Note: At "Waypoint 6" there is a potentially dangerous switch back that will require care when navigating. The chance of rolling your vehicle is extremely high. Please beware!!!
1: Trailhead (0.0mi)
Trail #102 starts on the left side of the staging area just past the vaulted toilets. It is easily recognized by the "Steel Pylons" marking the lane. If your vehicle will not fit between these pylons then your vehicle is deemed to big to continue. This is the case with most of the trails in Evans Creek.
2: Bridge (1.9mi)
After about 2 miles of pretty much boring forest service road you will cross this bridge taking you on the other side of this valley.
3: Creek Crossing (2.6mi)
At this point there is a creek crossing the road that has the potential to be dangerous depending the the flow. Care should be taken if this road has been washed out with erosion.
4: Trail Intersection (2.9mi)
At this waypoint is an intersection to the right continue right up the hill to the right into the forest. If you continue down the road it leads you to a dead-end with a small camping area near the creek.
5: Tight Squeezes (3.1mi)
Now this trail starts to get interesting. The trail switches back and forth for the next mile from here and most of it has 3-6 foot walls begging to snag a fender, rip off a mirror or scratch your doors.
6: **DANGER** / Off-Camber Switchback (3.7mi)
Please take notice of this obstacle!!!!…..It is off-camber up and to the right. The tendency is for a driver to want to take the switch back wide staying to the left and up hill to try and avoid the stump and steep ledge in the crook of the elbow. Taking this route has a good chance of a roll-over and has claimed many vehicles. The correct and safest way to tackle this obstacle is to back up and go straight up the steepest part in the crook of the switch-back. It can be done if it is dry and you have larger tires. If this isn't happening don't be afraid to winch up and over. If you don't have a winch or are alone please go back and don't attempt this obstacle.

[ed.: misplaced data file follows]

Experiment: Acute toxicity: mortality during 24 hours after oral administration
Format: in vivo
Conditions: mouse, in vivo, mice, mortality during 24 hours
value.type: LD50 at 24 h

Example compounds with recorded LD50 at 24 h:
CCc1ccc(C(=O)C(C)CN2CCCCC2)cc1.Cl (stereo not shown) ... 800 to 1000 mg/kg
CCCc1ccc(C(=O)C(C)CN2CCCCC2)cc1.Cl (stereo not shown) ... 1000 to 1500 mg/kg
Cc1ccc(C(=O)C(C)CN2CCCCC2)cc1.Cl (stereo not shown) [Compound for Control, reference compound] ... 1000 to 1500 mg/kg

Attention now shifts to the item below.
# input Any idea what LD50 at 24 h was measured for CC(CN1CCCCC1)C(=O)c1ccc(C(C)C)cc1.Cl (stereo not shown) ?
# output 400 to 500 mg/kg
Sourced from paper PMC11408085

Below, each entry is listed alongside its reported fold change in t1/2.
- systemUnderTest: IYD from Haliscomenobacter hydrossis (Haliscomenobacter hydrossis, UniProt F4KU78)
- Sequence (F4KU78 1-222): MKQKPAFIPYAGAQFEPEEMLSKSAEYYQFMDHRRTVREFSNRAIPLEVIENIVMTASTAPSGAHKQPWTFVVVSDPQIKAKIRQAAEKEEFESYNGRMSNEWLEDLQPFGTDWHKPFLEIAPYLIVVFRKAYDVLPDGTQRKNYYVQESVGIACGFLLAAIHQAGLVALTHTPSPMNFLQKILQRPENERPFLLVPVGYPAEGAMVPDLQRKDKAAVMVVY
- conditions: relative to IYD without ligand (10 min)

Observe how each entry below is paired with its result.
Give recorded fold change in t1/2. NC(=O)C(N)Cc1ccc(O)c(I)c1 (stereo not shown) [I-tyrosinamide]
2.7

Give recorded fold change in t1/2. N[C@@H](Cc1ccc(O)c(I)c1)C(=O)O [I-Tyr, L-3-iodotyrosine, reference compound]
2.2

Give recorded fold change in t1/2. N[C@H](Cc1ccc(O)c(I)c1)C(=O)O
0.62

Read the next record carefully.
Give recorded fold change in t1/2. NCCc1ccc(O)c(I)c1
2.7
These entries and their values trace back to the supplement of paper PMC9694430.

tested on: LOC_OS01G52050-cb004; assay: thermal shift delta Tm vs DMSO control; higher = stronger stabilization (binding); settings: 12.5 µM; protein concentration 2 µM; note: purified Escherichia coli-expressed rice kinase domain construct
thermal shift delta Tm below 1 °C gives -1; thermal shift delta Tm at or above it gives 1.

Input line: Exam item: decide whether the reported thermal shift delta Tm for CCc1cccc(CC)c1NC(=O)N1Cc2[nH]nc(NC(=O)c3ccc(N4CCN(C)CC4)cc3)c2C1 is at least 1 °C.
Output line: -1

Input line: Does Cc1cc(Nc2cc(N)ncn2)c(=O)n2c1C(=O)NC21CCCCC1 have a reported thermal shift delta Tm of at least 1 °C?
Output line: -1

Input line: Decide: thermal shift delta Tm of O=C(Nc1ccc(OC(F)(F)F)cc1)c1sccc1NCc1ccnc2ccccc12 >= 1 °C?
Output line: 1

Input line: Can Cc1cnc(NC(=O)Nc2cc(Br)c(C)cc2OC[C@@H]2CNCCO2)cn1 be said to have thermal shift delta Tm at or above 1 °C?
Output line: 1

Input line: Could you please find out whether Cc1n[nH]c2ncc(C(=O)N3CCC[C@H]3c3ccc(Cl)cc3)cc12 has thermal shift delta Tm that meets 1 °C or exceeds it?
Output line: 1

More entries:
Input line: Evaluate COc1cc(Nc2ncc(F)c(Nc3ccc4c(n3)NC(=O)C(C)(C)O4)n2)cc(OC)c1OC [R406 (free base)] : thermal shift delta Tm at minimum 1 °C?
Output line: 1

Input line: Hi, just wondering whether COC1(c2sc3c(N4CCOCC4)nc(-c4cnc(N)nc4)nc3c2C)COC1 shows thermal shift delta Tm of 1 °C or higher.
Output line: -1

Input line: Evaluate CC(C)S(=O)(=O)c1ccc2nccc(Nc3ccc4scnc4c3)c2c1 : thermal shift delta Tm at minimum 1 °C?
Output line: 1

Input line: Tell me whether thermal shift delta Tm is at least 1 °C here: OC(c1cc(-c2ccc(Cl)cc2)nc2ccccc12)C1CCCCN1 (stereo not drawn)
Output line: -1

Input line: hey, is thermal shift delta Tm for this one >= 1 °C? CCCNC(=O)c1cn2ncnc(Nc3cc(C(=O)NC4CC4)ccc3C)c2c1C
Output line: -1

7: Trail Intersection (3.9mi)
This is another trail intersection that leads to a campsite someone has made. The trial continues to the right and up the hill.
Currently the road to the day use parking area and campground is closed due to a washout. The road was not fixed over the winter and the campground and day use area will not open until the road is repaired. The Forest Service has posted that the OHV park is open, but currently is only for Tent camping until repairs to the road can be completed to allow RV access. You gain access to the Park by using either Trail # 102 or Trail # 311(Lower).
Camping and Lodging
Camping is first come first serve, the area has vault toilets and running water, via hand pump. There are no electricity or sewage hookups, pads are gravel, for more information use the following link: http://www.fs.usda.gov/recarea/mbs/recarea/?recid=18094